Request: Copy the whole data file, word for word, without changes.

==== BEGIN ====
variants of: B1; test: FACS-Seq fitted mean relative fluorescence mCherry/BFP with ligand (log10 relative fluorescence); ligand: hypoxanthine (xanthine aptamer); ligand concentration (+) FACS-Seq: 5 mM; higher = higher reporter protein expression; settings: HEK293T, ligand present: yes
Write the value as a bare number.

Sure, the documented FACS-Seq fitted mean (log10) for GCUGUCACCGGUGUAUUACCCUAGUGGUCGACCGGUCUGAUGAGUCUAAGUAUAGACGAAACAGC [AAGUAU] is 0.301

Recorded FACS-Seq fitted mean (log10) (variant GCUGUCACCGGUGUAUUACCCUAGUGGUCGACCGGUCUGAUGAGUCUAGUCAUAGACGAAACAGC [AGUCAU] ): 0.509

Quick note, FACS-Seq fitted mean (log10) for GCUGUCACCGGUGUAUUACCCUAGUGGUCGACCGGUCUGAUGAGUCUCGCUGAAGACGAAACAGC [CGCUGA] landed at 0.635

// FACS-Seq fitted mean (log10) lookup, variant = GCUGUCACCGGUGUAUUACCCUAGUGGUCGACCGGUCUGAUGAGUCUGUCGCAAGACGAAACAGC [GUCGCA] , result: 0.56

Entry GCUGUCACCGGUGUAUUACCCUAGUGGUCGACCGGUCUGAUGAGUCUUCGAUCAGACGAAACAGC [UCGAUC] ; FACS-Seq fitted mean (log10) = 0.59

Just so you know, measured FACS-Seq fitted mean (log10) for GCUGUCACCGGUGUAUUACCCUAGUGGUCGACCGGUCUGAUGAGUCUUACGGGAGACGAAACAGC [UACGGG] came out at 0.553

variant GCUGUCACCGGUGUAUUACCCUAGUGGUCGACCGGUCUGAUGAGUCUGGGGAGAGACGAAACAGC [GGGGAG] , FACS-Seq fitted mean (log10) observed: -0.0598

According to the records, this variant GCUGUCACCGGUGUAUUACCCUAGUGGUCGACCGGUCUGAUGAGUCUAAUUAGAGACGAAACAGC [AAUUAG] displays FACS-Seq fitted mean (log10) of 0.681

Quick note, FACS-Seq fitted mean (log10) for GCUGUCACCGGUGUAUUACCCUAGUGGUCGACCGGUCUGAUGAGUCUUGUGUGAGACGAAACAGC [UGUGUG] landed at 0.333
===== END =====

variants of: B1; test: FACS-Seq fitted mean relative fluorescence mCherry/BFP with ligand (log10 relative fluorescence); ligand: hypoxanthine (xanthine aptamer); ligand concentration (+) FACS-Seq: 5 mM; higher = higher reporter protein expression; settings: HEK293T, ligand present: yes
Write the value as a bare number.

Sure, the documented FACS-Seq fitted mean (log10) for GCUGUCACCGGUGUAUUACCCUAGUGGUCGACCGGUCUGAUGAGUCUAAGUAUAGACGAAACAGC [AAGUAU] is 0.301

Recorded FACS-Seq fitted mean (log10) (variant GCUGUCACCGGUGUAUUACCCUAGUGGUCGACCGGUCUGAUGAGUCUAGUCAUAGACGAAACAGC [AGUCAU] ): 0.509

Quick note, FACS-Seq fitted mean (log10) for GCUGUCACCGGUGUAUUACCCUAGUGGUCGACCGGUCUGAUGAGUCUCGCUGAAGACGAAACAGC [CGCUGA] landed at 0.635

// FACS-Seq fitted mean (log10) lookup, variant = GCUGUCACCGGUGUAUUACCCUAGUGGUCGACCGGUCUGAUGAGUCUGUCGCAAGACGAAACAGC [GUCGCA] , result: 0.56

Entry GCUGUCACCGGUGUAUUACCCUAGUGGUCGACCGGUCUGAUGAGUCUUCGAUCAGACGAAACAGC [UCGAUC] ; FACS-Seq fitted mean (log10) = 0.59

Just so you know, measured FACS-Seq fitted mean (log10) for GCUGUCACCGGUGUAUUACCCUAGUGGUCGACCGGUCUGAUGAGUCUUACGGGAGACGAAACAGC [UACGGG] came out at 0.553

variant GCUGUCACCGGUGUAUUACCCUAGUGGUCGACCGGUCUGAUGAGUCUGGGGAGAGACGAAACAGC [GGGGAG] , FACS-Seq fitted mean (log10) observed: -0.0598

According to the records, this variant GCUGUCACCGGUGUAUUACCCUAGUGGUCGACCGGUCUGAUGAGUCUAAUUAGAGACGAAACAGC [AAUUAG] displays FACS-Seq fitted mean (log10) of 0.681

Quick note, FACS-Seq fitted mean (log10) for GCUGUCACCGGUGUAUUACCCUAGUGGUCGACCGGUCUGAUGAGUCUUGUGUGAGACGAAACAGC [UGUGUG] landed at 0.333